A stipulation is filed under which the court is to determine whether the policy is an open or a valued policy. This is the sole question, and its solution settles the controversy. It is agreed that if it is decided that the policy is open and not valued, there can be no recovery. The contract of marine insurance is an agreement by the company, in consideration of a certain sum paid, called "premium," to indemnify the insured for loss which may occur by the perils of the sea men· tioned in the policy. This is accomplished by paying the insured . the value of the property at risk, with expenses of putting it on board, etc. In case of a total loss the insured loses as much as the property was worth when shipped. A valued policy is one in which the value of the property insured is fixed and agreed upon by both parties to the contract, and iu case of total loss it is not necessary that proof should be made of the market value at the time and place Qf shipment. Unless a certain amount is stipulated and expressed in the contract of insurance as the value of the property upon which the risk is taken, it is necessary that proof should be made of the market value in case of loss. Such a policy of insurance is denominated an open policy. How can the value be determined, in this case, except by proof of the market price per bushel at Duluth? No value is fixed in the certificate; only tlle extent of insurance is limited to $8,000, and the certificate of insurance states that it is made under and subject to the ctlnditions of the open policy issued to the company's agents. These writings constitute the policy by which the contract of indemnity is effected, and as the value of the wheat is not agreed upon and expressed In the policy, it is an open and not a valued policy. The evidence of custom and usage offered cannot be received to change the contract. A decree will be entered dismissing the libel.
.1ETNA NAT. BANK '11. MANHATTAN LIFE INS. CO.
lETNA NAT. BANK
and others v.
MANHATTAN LIFE INS.
Co. and others.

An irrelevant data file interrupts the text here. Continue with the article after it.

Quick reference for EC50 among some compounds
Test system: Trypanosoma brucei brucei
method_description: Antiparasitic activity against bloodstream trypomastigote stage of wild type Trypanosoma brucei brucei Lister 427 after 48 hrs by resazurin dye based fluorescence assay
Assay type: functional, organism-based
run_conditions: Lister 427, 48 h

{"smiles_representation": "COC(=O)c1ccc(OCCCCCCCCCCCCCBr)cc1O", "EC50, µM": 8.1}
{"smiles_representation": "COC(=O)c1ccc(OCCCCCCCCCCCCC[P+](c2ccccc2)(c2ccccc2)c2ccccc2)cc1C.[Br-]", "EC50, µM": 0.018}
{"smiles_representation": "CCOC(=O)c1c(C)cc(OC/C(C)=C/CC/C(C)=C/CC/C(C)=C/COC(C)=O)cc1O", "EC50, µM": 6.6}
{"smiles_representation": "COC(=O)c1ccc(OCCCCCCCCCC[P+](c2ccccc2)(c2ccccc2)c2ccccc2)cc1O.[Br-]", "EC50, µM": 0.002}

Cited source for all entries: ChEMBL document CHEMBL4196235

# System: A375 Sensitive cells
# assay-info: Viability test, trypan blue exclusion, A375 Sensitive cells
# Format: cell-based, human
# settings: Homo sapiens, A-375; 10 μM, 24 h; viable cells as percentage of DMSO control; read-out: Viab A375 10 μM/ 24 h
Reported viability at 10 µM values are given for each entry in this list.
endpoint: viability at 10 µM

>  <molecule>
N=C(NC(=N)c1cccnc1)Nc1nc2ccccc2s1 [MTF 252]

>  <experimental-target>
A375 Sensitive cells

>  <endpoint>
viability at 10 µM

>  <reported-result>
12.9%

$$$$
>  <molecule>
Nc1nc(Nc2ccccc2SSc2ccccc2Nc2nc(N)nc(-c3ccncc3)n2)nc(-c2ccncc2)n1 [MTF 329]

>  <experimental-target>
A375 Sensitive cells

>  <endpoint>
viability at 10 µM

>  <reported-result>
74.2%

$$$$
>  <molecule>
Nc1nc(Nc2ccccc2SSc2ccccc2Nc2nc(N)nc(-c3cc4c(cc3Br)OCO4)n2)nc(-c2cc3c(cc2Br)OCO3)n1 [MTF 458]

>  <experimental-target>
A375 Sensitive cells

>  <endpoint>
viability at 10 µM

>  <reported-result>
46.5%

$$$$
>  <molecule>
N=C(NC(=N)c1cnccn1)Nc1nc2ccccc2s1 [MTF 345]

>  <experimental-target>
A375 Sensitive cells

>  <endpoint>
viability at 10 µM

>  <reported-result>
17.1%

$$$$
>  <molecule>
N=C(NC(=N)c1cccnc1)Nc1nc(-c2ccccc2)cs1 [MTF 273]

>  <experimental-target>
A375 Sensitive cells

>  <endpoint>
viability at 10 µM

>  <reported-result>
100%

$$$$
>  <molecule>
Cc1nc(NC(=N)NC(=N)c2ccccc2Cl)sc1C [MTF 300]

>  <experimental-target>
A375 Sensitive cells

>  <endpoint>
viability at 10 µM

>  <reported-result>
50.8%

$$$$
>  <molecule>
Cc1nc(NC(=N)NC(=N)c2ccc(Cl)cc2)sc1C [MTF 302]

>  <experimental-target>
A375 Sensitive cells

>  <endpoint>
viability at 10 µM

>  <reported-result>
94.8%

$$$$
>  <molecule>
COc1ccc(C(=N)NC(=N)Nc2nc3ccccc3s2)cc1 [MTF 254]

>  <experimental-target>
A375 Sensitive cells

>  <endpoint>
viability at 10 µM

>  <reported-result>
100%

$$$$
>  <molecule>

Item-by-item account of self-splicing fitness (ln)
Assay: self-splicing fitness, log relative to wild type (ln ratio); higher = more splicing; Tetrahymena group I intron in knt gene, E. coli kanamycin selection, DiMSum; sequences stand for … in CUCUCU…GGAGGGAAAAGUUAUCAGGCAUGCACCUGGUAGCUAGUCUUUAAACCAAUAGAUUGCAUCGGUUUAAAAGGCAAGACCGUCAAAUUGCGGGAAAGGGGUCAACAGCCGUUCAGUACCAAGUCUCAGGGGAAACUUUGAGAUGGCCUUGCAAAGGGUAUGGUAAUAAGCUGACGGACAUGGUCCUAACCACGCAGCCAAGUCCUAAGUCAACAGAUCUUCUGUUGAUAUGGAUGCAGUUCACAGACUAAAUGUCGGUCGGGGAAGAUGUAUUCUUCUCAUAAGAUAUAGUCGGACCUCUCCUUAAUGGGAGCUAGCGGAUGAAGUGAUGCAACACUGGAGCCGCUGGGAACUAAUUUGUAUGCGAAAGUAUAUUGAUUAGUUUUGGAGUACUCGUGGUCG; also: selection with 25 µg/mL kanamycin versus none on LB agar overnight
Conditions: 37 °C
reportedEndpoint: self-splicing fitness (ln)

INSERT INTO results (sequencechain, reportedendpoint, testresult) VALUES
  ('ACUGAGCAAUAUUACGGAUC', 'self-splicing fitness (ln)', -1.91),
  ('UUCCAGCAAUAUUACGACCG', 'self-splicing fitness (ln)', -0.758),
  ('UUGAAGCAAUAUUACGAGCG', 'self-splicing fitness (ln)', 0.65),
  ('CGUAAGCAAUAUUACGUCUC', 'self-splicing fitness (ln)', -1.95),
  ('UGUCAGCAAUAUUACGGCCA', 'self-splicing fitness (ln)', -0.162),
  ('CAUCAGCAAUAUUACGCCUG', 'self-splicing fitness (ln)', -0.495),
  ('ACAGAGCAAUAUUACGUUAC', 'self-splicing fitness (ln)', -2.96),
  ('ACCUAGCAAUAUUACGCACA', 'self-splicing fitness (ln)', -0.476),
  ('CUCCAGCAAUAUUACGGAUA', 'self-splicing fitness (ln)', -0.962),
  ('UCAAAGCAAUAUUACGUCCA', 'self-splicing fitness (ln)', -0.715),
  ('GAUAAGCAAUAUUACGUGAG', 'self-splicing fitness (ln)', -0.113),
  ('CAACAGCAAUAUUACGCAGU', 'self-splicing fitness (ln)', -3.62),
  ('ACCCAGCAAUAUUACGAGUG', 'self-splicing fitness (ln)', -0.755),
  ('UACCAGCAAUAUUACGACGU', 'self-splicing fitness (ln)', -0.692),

(Oircuit OQurt, S. D. New York.
DECEASED DEBTOR TO BET ASIDE.
J. FRAUDPLENT ASSIGNMENT OF LIFE INSURA:NCE POLIcy-BILL BY CnEDITORS OF
A bill in equity may be maintained by creditors of a deceased debtor to set aside a fraudulent assignment of a life insurance policy originally payable to the debtor. his executors, administrators, and assigns, but fraudulently assigned by him to his wife while he was insolvent, and without valuaule consideration, notwithstanding such creditors have not obtained judgments at law against the debtor in his life-time, or against his representa(,ives after his decease; it appearing that the complainants had, prior to the death of I he deutor, outained a decree in equity against him and his wife in the circuit court of the United States for the Northern district of Florida, in which the amount of the complainants' debts was adjusted, and in which the said deutor was adjudged to be absolutely insolvent.
SAME-INJUNCTION PENDENTE LITE.
It appearing that the fund would be liahle to be placed out of the jurisdiction of the court, and beyond the I each of creditors in case they should be ultimately found to be entitled, if the injunction should be refused, held, that an injunction pendente lite should be granted to rest! ain the insurance company from paying over the ill,'ney under the policies until the rights of the parties should be dcrtermined.
In Equity. William B. Hornblomer, for plaintiffs. John W. Weed, for defendants. WHEEIJER, J. According to the bill in this case the policies in question on the life of the husband were origmally made payable to the executors, administrators, or assigns of the husband, and the premiums were paid out of his property, which, in equity, belonged to his creditors. And the assignment to the wife shortly before the death of the husband was for a merely nominal consideration, pecuniarily, and was made for the purpose of the avails of the policy beyond the reach of his creditors. It is inferable, from the statements of the bill, that the assignment was made in Florida, and not in New York. Its effect may be governed by the laws there rather than by the laws of New York, where the insurance company is located. And by the laws of either the assignment may be so far inoperative, as against his creditors who bring this bill, as to entitle them to the amount due on the policy in preference to the wife as assignee. The fund would be quite liable to be placed out of the jurisdiction of this court, and beyond the reach· of the creditors, in case they should be ultimately found to be entitled, if an injunction should be refused and the stay already granted vacated. It seems proper, therefore, that the fund be held where it is until the rights of the parties to it are determined. It is objected that the creditors have not a sufficient judgment at law upon their claims to entitle them to maintain this proceeding. They have, however, a decree of the circuit court of the United States v.24F,no.14-49